|A view of Carrollton Avenue from the streetcar|
At the intersection of Palmer Park and Carrollton, the palm trees end and the oaks begin (but they end too, further down and over on St. Charles).
I came to New Orleans after ten years (more or less, with a brief hiatus abroad) living in St. Benedict, Louisiana.
There my life was directed by an horarium (literally) and circumscribed by a 1200 acre loblolly and part deciduous forest (we had both low-lying magnolias and tall proud pines).
I was a seminarian destined to be a Benedictine and a priest. But, that career choice did not quite bloom into a permanent life decision. My advent into the secular world was a half transition.
I had a car and a bachelor's pad but I still worked for the Church - a la the Christian Brothers.
I like to say my last two years as a civilian have been my own Teach for America.
I turned in my last lesson plan last week, said goodbye to my adorable students, and have decided to rid myself of Nola.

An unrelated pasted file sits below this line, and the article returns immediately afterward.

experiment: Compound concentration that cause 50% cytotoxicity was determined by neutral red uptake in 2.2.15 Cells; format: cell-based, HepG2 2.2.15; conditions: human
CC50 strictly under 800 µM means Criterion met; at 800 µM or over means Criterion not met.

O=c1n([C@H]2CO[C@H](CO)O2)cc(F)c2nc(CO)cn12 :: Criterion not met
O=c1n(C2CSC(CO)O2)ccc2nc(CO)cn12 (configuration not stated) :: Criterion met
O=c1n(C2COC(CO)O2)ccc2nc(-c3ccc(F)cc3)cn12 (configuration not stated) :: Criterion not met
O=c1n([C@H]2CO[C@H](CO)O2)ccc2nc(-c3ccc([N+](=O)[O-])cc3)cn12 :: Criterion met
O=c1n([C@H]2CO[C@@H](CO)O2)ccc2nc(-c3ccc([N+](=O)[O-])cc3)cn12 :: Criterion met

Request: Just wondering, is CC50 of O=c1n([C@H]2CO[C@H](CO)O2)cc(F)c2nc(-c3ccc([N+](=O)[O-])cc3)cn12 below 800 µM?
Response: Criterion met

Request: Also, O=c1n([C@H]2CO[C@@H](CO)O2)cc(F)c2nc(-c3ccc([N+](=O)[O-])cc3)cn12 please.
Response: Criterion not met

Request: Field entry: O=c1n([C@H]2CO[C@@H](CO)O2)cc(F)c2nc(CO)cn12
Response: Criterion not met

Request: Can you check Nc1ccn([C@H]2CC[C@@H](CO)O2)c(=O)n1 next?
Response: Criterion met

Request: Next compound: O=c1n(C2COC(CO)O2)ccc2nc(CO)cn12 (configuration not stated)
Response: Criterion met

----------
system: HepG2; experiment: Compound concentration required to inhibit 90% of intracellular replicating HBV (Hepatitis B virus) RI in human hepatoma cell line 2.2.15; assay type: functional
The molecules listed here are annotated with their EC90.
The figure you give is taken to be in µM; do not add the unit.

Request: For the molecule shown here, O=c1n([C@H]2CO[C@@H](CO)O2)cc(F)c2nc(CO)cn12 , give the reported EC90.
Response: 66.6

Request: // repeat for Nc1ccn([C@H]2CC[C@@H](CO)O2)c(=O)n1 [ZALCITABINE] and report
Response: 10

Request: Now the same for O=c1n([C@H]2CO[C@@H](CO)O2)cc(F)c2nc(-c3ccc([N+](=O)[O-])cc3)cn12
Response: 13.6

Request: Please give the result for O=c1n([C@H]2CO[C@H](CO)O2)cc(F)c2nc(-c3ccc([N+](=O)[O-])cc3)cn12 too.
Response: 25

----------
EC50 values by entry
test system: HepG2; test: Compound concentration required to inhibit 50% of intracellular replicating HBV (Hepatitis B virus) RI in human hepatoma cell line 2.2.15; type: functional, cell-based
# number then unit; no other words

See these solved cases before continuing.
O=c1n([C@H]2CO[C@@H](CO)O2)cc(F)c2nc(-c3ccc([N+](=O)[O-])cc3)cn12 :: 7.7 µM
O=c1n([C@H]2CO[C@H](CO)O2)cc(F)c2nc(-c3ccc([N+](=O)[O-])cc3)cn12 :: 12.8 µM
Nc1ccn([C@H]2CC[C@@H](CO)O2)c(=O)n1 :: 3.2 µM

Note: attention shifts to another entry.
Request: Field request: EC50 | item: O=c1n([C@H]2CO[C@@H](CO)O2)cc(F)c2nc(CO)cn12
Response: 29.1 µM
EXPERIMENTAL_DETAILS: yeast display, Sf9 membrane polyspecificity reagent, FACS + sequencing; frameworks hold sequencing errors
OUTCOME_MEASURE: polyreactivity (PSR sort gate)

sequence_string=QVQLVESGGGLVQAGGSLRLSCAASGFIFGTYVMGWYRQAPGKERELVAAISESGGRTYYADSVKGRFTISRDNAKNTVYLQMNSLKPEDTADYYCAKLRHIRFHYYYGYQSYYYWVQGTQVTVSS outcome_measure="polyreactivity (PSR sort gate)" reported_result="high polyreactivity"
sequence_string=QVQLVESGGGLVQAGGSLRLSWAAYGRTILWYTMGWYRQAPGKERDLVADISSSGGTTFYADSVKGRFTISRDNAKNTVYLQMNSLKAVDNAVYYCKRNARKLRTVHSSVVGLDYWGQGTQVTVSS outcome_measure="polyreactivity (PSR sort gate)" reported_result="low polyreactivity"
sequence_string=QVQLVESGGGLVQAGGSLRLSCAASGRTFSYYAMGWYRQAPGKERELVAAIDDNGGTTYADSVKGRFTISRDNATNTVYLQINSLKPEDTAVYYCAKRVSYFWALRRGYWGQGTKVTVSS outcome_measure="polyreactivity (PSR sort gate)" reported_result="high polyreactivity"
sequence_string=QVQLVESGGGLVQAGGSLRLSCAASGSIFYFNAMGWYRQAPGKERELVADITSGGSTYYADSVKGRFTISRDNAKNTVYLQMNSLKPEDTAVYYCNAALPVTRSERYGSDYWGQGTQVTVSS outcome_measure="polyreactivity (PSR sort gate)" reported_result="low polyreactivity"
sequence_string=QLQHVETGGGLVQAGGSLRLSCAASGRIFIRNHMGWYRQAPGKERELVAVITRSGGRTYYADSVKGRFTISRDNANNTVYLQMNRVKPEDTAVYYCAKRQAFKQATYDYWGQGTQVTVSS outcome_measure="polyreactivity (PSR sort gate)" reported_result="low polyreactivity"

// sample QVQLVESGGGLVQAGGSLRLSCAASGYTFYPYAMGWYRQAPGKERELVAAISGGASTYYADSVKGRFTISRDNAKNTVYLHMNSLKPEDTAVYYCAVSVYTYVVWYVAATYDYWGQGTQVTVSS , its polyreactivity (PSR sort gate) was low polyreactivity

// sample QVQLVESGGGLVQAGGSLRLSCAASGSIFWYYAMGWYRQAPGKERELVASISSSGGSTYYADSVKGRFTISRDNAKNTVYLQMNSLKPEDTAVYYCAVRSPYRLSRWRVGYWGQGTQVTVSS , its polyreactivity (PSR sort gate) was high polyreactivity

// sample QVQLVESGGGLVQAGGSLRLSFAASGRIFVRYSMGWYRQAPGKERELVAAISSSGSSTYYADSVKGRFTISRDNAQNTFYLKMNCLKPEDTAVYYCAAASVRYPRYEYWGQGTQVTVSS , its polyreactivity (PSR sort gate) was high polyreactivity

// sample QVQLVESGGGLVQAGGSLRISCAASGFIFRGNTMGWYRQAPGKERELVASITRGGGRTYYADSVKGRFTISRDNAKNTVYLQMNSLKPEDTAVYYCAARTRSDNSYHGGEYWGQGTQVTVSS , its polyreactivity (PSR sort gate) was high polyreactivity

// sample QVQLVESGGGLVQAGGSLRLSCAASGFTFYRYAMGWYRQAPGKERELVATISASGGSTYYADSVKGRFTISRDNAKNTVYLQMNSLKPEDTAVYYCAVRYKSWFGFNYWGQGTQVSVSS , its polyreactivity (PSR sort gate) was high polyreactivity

The next few weeks will be a transition time for me.
If you've been a faithful reader of stones of erasmus, I thank you.
I will continue to post, of course. I disconnected my home Internet so my online forays are limited to iPhone 3G splendor and desperate dashes to the corner hot spot (password: shangrila).
I'll try to document the transition to the best of my ability.
Be assured unsolicited words of encouragement are welcome.
P.S.: I'm not sure where I'll be living in the Big Apple but I'm eyeing anywhere along the Red line in the Bronx or even Morningside Heights. I've even considered Staten Island, Jersey City, and Harlem.